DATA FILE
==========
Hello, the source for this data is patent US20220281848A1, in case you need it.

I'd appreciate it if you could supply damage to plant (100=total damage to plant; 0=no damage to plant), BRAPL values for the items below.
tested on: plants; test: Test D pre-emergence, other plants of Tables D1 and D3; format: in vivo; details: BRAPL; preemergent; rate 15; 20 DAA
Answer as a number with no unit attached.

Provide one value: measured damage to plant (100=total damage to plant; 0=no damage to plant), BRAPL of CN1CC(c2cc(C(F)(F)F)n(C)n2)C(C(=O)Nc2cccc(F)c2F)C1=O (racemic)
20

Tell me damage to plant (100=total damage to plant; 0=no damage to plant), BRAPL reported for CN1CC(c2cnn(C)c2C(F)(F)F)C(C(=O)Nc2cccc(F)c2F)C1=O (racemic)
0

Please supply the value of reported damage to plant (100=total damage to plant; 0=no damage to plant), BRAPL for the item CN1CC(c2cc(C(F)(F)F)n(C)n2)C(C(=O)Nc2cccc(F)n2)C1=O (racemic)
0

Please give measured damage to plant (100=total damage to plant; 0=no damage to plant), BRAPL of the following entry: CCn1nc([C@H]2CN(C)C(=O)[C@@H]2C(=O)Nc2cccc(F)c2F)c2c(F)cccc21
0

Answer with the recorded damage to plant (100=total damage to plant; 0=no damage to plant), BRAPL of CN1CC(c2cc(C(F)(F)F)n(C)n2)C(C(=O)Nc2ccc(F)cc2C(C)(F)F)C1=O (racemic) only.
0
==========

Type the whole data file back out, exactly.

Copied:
Hello, the source for this data is patent US20220281848A1, in case you need it.

I'd appreciate it if you could supply damage to plant (100=total damage to plant; 0=no damage to plant), BRAPL values for the items below.
tested on: plants; test: Test D pre-emergence, other plants of Tables D1 and D3; format: in vivo; details: BRAPL; preemergent; rate 15; 20 DAA
Answer as a number with no unit attached.

Provide one value: measured damage to plant (100=total damage to plant; 0=no damage to plant), BRAPL of CN1CC(c2cc(C(F)(F)F)n(C)n2)C(C(=O)Nc2cccc(F)c2F)C1=O (racemic)
20

Tell me damage to plant (100=total damage to plant; 0=no damage to plant), BRAPL reported for CN1CC(c2cnn(C)c2C(F)(F)F)C(C(=O)Nc2cccc(F)c2F)C1=O (racemic)
0

Please supply the value of reported damage to plant (100=total damage to plant; 0=no damage to plant), BRAPL for the item CN1CC(c2cc(C(F)(F)F)n(C)n2)C(C(=O)Nc2cccc(F)n2)C1=O (racemic)
0

Please give measured damage to plant (100=total damage to plant; 0=no damage to plant), BRAPL of the following entry: CCn1nc([C@H]2CN(C)C(=O)[C@@H]2C(=O)Nc2cccc(F)c2F)c2c(F)cccc21
0

Answer with the recorded damage to plant (100=total damage to plant; 0=no damage to plant), BRAPL of CN1CC(c2cc(C(F)(F)F)n(C)n2)C(C(=O)Nc2ccc(F)cc2C(C)(F)F)C1=O (racemic) only.
0